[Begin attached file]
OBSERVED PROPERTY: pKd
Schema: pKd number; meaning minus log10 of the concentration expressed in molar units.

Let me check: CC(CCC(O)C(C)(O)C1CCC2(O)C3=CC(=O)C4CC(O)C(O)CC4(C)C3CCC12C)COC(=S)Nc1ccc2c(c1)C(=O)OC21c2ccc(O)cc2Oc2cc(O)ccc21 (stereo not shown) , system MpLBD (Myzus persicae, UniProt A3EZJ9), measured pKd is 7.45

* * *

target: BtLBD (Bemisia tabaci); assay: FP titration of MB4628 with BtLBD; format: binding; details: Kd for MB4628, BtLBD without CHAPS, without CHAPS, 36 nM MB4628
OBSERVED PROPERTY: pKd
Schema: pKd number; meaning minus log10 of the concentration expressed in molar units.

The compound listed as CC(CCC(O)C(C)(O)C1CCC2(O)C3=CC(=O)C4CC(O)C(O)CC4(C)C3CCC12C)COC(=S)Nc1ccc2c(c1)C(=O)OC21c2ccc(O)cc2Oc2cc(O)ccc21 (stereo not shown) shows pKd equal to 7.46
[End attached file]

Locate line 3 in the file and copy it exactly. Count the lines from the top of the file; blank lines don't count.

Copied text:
Let me check: CC(CCC(O)C(C)(O)C1CCC2(O)C3=CC(=O)C4CC(O)C(O)CC4(C)C3CCC12C)COC(=S)Nc1ccc2c(c1)C(=O)OC21c2ccc(O)cc2Oc2cc(O)ccc21 (stereo not shown) , system MpLBD (Myzus persicae, UniProt A3EZJ9), measured pKd is 7.45